When Was The Toothbrush Discovered?

The first dental care tool is 5,500 years old. The first to take care of their teeth were the Babylonians and the Egyptians, who used a simple tree branch after removing its leaves and then chewed one end until it “frayed”, while brushing their teeth.

For best results they used a “paste” made with water, ox hoof powder, myrrh, egg shell and pumice.

Around 1600 BC. the Chinese used a stick from an aromatic tree (mint for example), which they chewed. This cleaned the teeth, while freshening the breath. They also created a pointed tip which they used to clean between the teeth more easily.

Thus, they achieved both a fresh breath and better plaque removal. The primitive branches were “upgraded” over time and became wooden rods, at the end of which they placed thin bamboo stems, “toothbrushes” which were used mainly by the upper social classes, leaving all kinds of branches to others.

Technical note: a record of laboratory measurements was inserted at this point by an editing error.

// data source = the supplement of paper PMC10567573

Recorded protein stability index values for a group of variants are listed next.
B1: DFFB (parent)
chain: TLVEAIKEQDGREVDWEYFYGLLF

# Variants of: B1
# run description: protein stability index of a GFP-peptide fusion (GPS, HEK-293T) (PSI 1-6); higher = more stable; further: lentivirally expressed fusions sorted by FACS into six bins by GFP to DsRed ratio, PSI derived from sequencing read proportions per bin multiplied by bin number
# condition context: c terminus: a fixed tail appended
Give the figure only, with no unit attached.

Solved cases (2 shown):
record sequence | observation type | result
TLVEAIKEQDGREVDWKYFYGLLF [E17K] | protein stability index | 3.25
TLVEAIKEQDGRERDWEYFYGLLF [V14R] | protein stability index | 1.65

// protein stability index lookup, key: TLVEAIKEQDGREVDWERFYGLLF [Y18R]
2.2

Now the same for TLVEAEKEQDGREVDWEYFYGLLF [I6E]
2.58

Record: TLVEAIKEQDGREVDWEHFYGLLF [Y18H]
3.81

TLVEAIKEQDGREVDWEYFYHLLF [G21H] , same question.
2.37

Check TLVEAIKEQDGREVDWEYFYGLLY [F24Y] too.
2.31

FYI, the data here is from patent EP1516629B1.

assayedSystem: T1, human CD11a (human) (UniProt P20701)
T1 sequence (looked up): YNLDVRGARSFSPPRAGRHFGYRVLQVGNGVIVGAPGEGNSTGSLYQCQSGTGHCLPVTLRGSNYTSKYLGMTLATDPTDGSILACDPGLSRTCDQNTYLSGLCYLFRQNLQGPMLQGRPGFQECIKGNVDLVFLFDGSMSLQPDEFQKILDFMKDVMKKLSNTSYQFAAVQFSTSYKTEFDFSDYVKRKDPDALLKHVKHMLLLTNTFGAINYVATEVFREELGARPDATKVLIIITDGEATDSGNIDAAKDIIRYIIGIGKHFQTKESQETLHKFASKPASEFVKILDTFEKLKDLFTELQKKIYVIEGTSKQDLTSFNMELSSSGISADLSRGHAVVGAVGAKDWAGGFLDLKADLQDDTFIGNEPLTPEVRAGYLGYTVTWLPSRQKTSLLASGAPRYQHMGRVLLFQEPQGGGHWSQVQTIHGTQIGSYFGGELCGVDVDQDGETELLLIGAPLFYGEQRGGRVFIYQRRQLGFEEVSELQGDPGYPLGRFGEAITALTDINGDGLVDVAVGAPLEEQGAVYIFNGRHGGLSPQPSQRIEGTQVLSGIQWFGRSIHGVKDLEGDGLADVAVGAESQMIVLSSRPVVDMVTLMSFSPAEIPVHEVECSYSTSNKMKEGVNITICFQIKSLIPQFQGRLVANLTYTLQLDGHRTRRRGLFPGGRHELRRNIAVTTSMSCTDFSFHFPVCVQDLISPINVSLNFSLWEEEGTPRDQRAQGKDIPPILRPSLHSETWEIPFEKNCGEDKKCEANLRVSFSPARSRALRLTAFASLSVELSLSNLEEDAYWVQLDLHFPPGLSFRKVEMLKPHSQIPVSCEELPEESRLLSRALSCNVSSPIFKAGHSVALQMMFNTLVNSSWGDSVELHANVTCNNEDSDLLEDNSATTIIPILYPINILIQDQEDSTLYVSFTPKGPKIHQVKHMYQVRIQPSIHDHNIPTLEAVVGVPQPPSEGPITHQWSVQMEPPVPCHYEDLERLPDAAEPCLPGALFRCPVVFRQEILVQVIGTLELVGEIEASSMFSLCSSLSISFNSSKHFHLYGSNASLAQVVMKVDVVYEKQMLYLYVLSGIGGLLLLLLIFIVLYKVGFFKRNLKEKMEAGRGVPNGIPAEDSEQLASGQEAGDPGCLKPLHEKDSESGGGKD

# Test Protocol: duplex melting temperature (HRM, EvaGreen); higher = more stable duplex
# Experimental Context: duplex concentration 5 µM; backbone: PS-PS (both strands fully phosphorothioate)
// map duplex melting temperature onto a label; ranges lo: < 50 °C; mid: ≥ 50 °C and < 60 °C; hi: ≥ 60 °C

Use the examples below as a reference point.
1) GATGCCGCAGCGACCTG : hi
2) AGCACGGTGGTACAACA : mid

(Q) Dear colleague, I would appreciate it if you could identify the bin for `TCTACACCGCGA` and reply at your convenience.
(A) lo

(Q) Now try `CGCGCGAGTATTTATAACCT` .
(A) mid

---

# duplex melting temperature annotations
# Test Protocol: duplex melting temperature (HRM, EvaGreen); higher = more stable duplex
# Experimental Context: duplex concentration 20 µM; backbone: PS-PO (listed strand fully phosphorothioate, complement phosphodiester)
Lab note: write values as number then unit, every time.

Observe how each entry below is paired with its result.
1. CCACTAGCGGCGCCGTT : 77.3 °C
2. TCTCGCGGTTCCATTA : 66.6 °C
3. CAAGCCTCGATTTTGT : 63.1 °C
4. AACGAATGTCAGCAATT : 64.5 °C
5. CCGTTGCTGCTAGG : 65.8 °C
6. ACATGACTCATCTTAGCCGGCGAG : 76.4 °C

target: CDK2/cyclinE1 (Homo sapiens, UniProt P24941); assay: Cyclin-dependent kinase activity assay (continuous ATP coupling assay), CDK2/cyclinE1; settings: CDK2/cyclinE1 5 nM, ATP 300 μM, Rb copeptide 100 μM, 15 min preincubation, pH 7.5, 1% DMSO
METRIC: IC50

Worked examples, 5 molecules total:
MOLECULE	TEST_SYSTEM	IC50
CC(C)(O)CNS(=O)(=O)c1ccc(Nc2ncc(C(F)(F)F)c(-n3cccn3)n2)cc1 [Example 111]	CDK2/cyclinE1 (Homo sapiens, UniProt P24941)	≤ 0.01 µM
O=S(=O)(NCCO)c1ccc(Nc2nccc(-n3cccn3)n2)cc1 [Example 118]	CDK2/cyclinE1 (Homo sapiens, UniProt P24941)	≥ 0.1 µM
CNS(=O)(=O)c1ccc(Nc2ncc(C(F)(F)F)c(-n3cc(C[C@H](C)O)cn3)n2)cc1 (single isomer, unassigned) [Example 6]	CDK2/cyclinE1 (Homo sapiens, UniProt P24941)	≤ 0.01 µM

In 1223 AD Chinese monks created the first real brush with horse tail hair and over time, hair from other animals was used.

The handle was originally made of wood, while decades later bronze and silver were used. In fact, there were many times when craftsmen carved the toothbrush, creating truly elegant crafts.

This discovery spread rapidly in Europe. So we have 1560 reports from France about coarse-toothed toothbrushes with a curved head.

Europeans, however, chose the softer horsehair or feathers instead of pig hair. During the 18th century the finish was perfected. The wealthy were now accustomed to having toothbrushes with gold or ivory handles.

Englishman William Addis was the first to start mass-producing toothbrushes around 1780. Their handle was bony and the brush was made of pig or horsehair, which protruded through tiny holes.

The first plastic toothbrushes first appeared on the market in 1938 when nylon was discovered by Du Pont.

The first plastic toothbrushes first appeared on the market in 1938 when nylon was discovered by Du Pont.

Later, another innovation appeared when in 1939 the first electric toothbrush got the green light to go into production. In 1960, Broxodent was the first company to start mass production of electric toothbrushes in the USA.